They’re all the rage. In our sound-byte addicted media culture, we’re all looking for the silver bullet–make that the top 10 silver bullets. Regardless of the subject matter, we want someone else to ruminate on a topic, research it, then condense it to the top xx number of key points.
One of the reasons I attended the University of Chicago for my MBA was because of the school’s philosophy, called the “Chicago Approach.” This philosophy is based on the idea that “the modern (business) executive achieves success largely in terms of (her/) his ability to analyze and solve business problems.” The reasoning was that executives should be resourceful, independent and take the initiative–not necessarily take the short-cut or accept all recommendations as reliable fact.
I’ve found this approach valuable post-graduation, especially in my marketing consulting business. Often, the top executive tells me her/his top business problems in a Top List format. Later, it turns out that the real issues were really very different than “The List,” which became conventional wisdom after it was presented to the CEO on a PowerPoint slide. Usually, it takes further hypothesizing and analysis to get at the real, underlying problems.
Since David Letterman started his top-10 lists and media stardom followed those who could give good sound bytes, we all want the short answer, the executive summary, the twitter-shrunk version. I’m part of the craze, too, as I suspect most of you are.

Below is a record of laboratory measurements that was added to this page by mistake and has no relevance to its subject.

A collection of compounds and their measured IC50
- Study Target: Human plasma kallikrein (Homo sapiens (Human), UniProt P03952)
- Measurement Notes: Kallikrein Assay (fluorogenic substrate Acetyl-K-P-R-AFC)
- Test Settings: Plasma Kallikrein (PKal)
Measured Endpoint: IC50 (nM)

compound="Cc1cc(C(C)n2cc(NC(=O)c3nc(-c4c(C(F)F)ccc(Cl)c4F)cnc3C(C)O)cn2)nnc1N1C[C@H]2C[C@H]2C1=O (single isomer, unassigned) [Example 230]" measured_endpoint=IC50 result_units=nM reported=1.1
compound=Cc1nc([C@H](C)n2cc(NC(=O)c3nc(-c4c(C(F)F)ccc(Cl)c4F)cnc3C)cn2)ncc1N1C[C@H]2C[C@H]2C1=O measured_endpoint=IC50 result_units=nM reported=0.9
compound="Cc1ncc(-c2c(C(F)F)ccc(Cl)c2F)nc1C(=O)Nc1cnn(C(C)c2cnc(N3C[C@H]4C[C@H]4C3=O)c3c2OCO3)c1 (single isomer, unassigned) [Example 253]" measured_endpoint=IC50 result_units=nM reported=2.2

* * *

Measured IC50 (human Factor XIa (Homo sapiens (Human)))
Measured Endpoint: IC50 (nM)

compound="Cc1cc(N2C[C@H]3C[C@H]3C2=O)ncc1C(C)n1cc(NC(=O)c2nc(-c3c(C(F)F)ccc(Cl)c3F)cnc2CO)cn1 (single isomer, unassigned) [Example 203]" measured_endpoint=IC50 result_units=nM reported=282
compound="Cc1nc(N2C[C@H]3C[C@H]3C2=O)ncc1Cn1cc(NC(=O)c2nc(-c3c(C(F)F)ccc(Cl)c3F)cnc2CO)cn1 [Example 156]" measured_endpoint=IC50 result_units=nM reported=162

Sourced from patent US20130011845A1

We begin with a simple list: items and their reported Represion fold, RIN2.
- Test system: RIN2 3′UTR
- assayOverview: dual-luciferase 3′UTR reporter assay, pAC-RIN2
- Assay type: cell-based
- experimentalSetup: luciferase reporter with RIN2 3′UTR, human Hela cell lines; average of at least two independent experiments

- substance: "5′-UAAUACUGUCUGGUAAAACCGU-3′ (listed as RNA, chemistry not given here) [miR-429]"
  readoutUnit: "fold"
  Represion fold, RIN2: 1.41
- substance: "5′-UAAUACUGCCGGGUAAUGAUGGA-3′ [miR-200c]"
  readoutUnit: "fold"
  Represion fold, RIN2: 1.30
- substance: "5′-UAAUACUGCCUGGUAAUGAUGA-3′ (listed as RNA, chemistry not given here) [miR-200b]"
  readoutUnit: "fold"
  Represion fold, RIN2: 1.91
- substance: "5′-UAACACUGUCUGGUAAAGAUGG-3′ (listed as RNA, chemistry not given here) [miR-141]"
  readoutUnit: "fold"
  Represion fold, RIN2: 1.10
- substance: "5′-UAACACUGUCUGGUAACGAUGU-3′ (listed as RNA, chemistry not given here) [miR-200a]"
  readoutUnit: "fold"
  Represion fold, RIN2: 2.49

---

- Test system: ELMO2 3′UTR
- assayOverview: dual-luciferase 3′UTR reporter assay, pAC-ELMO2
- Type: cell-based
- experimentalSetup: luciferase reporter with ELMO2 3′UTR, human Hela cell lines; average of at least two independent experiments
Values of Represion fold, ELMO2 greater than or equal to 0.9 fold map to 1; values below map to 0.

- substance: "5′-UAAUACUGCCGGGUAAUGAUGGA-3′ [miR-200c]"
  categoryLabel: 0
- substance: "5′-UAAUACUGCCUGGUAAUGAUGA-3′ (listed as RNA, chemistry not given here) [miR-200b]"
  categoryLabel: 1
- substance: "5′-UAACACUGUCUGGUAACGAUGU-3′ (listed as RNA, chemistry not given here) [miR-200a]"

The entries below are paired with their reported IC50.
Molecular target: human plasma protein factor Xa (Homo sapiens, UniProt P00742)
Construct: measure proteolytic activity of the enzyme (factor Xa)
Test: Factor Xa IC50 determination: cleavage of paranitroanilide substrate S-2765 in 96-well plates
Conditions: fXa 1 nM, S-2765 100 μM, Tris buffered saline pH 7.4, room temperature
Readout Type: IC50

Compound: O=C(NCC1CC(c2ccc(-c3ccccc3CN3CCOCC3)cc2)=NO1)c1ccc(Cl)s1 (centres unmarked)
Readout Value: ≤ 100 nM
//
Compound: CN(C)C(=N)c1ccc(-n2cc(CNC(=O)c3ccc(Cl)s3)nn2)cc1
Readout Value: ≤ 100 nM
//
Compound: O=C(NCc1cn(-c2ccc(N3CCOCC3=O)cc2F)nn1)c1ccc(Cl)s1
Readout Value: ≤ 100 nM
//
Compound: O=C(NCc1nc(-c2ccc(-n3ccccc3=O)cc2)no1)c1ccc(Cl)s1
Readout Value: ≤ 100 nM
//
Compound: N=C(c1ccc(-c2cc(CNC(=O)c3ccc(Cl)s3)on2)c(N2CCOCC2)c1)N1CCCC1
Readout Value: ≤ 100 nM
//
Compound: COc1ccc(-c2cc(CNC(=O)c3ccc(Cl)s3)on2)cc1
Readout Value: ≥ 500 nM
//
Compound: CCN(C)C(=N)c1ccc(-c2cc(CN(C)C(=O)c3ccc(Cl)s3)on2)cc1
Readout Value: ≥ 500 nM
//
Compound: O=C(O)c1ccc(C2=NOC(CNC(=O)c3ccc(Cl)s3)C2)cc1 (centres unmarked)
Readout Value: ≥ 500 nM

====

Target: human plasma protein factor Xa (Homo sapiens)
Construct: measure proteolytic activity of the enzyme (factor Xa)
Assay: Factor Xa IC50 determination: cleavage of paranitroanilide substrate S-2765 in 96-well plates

So why should you shun Top Lists? Here are a few things to consider, presented, of course, in a Top 3 List!
1. Did someone really research and vet the list? If so, do you trust, or give credibility to the list-makers? It’s easy to throw out tips off the top of your head, but did any research or real cogitation go into the process? If not, then accepting a list of recommendations that’s an excuse for real thinking just continues the lazy streak begun by the copywriter who needed content to publish–fast.
2. What’s the criteria for these winners floating to the top of pool? In researching Top Lists, I found a website that offers Top 10 Lists of very factual information: Coldest City in the US (Fargo, ND) as well as some very dubious subjective criteria. Don’t you want to know what scales were used to determine the Most Polite City in the World (New York City), the Most Stressful City in the US (Hartford, CN) or the Happiest Country in the World (Nigeria)???
3. Is a formula the solution to your problem? Most subjective Top Lists may be great trivia, but aren’t really pertinent to my problems. They may prompt an idea, but eventually I need to think, research and test my own hypotheses before I put them in concise, easy formulas. How about you? Have you ever agreed 100% with Letterman’s Top 10 lists, or lists you read in Cosmo or Outside magazine or even agree with your top executive’s short list of what’s wrong with your department?
Bottom line, use Top Lists to spark ideas, then create your own lists.
Now that I’ve put doubt in your mind that you should use Top Lists, I’m going to take the counter argument next week and tell you why you might want to follow Top Lists! Stay tuned…